Coaching Clinic Notes: Mattison And The Defense
A guest post from Craig Ross, who took in the coaches' clinic this year, as he does most years. If you're not sure what "technique" means or the basics of cover X defenses the UFR FAQ should be of some assistance.
Greg is not impressed, GERG
On a personal level Mattison is charismatic and impressive. I can’t imagine that he won’t be a absolutely great recruiter. His enthusiasm is manifest. He isn’t a defensive personality (I don’t mean football defense) in the slightest. Media guys kept asking him about his salary (incredibly rude, I thought) and he just said he didn’t want to talk about. Not mean. Not tired. Not nasty. Just matter of fact. But after the second “no,” these reporters got it.
Unlike GERG he has patience with questions, especially football questions. GERG wanted little to do with the press and had no patience with anything resembling a football question. [I asked whether he would be playing “one or two gap” a couple of years ago. He looked at me like I was crazy (maybe I am/was, probably the question was idiotic) but he responded (and repeated himself) with “Let’s just say by the end of the season you’ll be happy with our defense.” Uh, well, not exactly.
I don’t want to beat on GR. The media can be pretty awful and he had a right to some disinclination to talk about anything other than superficial sound bites. But even in coaching clinics he seemed loathe to talk about defensive structure, which he perceived as overrated (maybe he is right). His obsession was technique, notably tackling technique—stunning given what our defense did the last two years. But Mattison is a whole different deal. He gives smart questions their due. He gives sloppy questions more thought than they probably deserve. And, yeah, he isn’t above the ordinary sound bite to the ordinary sorta-non-question.
The Ravens were a 3-4 team until Mattison took over the defense. In 2009 he changed the Raven to a 4-3 look and there is every reason to believe he will attempt to mimic the success he had in Baltimore. Mattison’s overall philosophies are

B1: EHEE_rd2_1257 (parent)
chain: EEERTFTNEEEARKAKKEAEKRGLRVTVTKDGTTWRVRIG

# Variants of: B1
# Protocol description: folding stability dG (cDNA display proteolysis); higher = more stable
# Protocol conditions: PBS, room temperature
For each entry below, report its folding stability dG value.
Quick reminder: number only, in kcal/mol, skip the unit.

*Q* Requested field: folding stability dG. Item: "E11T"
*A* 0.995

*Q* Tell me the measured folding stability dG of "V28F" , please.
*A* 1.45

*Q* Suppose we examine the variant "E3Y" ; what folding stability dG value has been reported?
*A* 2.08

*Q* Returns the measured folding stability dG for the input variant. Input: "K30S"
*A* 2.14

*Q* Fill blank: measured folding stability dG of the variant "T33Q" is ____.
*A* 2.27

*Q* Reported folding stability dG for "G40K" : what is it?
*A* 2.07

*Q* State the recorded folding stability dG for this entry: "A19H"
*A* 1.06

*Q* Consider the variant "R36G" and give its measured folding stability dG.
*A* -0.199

- stop the run,
- take away the offense’s best receiver (I assume this means the D may tend to roll a bit to the best WR’s side of the field), and
- keep the defensive formations stable but mix pressures and coverages.
Mattison will run a 4-3 with some nickel as a primary defense*. He was adamant about four things.
- Martin (or any NT) will never play right over the center, zero tech, that he will be shaded into the A gap, even if slightly**.
- He always wants four guys down. Always. He said “If I have to limp in there we are playing 4 guys on the line.” (A couple of times in the spring game it looked like we had three guys down. Reviewed this. On play one he had Big WC at NT and Mike Martin standing up on the edge. Denard breaks the play for 55 yards. Of course, we did have 4 DL in the game so he didn’t violate his abstract principle. Also, as noted, against spread looks he went with three DL. [Ed: my impression was that these sorts of games were reserved for passing downs, when run soundness goes out the window and you're just trying to hassle the QB.])
- GM prefers (strongly) that the defense generally have the same look. He stated that his defense will not “stem” into different looks. That said, he wants the defense to have variations out of the singular defensive formation.
- As every coach on the planet says and means, he wants the D to pressure the QB.
Mattison stresses that he has been left with attentive kids. He talks about their seriousness, that they have behaved and been supportive of each other. Unlike Borges, who spent a lot of time looking at last year’s offense, Mattison claims he did not watch “one minute” of last year’s tape. (I wish I hadn’t.) There are two reasons for this. First, he didn’t want to bias his impressions of the players. He preferred that he and his staff make their own valuations, as opposed to those that accrued in a different system. Second, he was going to run a different system anyway. Looking to last year’s model wasn’t going to provide any information likely to have value.
This is a treacherous judgment—my understanding of the lingo may hamstring my perceptions—but it looks to me like Mattison will to use a 4-3 under as his base defense. The NT will be shaded into the A gap toward the TE, the defensive end in 5 technique but slightly shaded to the outside, and the SAM lining up near the LOS outside of the tight end, assuming there is a TE on the field. On the weak side the tackle will be in 3-tech and the rush end will shaded slightly outside of the offensive tackle***. Basically this:
I think Michigan will look like this a lot but the black “elephant”—the rush end for UM [ed: around here we called it Deathbacker when Greg Robinson was trying to use that guy as in coverage more]—might be a bit closer to the tackle. Mattison’s drawing also had the Mike (Middle LB) and Will (Weakside LB) slightly more shaded to the TE. In the diagram above the Mike has the strongside B gap and Will the weakside A gap. The Will just has to make sure his gap isn’t threatened and then can flow to the ball.